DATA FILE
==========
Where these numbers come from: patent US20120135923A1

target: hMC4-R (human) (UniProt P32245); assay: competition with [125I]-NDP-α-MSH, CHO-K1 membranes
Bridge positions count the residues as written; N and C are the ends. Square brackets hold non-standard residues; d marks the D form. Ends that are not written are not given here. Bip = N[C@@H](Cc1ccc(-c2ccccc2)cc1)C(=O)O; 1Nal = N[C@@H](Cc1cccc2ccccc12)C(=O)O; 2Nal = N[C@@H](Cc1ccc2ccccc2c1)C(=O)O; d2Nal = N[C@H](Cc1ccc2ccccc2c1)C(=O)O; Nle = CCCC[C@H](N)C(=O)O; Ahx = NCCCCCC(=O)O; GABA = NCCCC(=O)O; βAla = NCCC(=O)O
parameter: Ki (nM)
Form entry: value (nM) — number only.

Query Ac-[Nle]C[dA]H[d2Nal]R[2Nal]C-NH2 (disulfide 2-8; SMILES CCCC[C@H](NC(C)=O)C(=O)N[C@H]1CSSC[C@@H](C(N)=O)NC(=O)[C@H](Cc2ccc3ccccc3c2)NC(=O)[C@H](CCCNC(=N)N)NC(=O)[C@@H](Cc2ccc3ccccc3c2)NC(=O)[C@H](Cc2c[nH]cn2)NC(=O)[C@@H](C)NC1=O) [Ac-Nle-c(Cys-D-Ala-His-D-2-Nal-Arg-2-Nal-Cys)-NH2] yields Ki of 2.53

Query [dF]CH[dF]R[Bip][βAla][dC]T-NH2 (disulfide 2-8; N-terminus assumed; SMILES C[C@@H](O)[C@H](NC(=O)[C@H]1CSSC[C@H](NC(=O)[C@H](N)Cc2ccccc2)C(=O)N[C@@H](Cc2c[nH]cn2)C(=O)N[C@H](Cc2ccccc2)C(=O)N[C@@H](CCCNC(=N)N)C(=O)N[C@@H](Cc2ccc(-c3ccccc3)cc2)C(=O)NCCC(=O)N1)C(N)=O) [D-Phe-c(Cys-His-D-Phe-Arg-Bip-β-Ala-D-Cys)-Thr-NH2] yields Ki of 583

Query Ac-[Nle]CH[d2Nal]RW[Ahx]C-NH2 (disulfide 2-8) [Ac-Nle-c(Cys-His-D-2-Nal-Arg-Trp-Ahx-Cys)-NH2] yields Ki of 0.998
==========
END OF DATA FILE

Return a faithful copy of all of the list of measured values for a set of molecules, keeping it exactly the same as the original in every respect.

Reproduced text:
Where these numbers come from: patent US20120135923A1

target: hMC4-R (human) (UniProt P32245); assay: competition with [125I]-NDP-α-MSH, CHO-K1 membranes
Bridge positions count the residues as written; N and C are the ends. Square brackets hold non-standard residues; d marks the D form. Ends that are not written are not given here. Bip = N[C@@H](Cc1ccc(-c2ccccc2)cc1)C(=O)O; 1Nal = N[C@@H](Cc1cccc2ccccc12)C(=O)O; 2Nal = N[C@@H](Cc1ccc2ccccc2c1)C(=O)O; d2Nal = N[C@H](Cc1ccc2ccccc2c1)C(=O)O; Nle = CCCC[C@H](N)C(=O)O; Ahx = NCCCCCC(=O)O; GABA = NCCCC(=O)O; βAla = NCCC(=O)O
parameter: Ki (nM)
Form entry: value (nM) — number only.

Query Ac-[Nle]C[dA]H[d2Nal]R[2Nal]C-NH2 (disulfide 2-8; SMILES CCCC[C@H](NC(C)=O)C(=O)N[C@H]1CSSC[C@@H](C(N)=O)NC(=O)[C@H](Cc2ccc3ccccc3c2)NC(=O)[C@H](CCCNC(=N)N)NC(=O)[C@@H](Cc2ccc3ccccc3c2)NC(=O)[C@H](Cc2c[nH]cn2)NC(=O)[C@@H](C)NC1=O) [Ac-Nle-c(Cys-D-Ala-His-D-2-Nal-Arg-2-Nal-Cys)-NH2] yields Ki of 2.53

Query [dF]CH[dF]R[Bip][βAla][dC]T-NH2 (disulfide 2-8; N-terminus assumed; SMILES C[C@@H](O)[C@H](NC(=O)[C@H]1CSSC[C@H](NC(=O)[C@H](N)Cc2ccccc2)C(=O)N[C@@H](Cc2c[nH]cn2)C(=O)N[C@H](Cc2ccccc2)C(=O)N[C@@H](CCCNC(=N)N)C(=O)N[C@@H](Cc2ccc(-c3ccccc3)cc2)C(=O)NCCC(=O)N1)C(N)=O) [D-Phe-c(Cys-His-D-Phe-Arg-Bip-β-Ala-D-Cys)-Thr-NH2] yields Ki of 583

Query Ac-[Nle]CH[d2Nal]RW[Ahx]C-NH2 (disulfide 2-8) [Ac-Nle-c(Cys-His-D-2-Nal-Arg-Trp-Ahx-Cys)-NH2] yields Ki of 0.998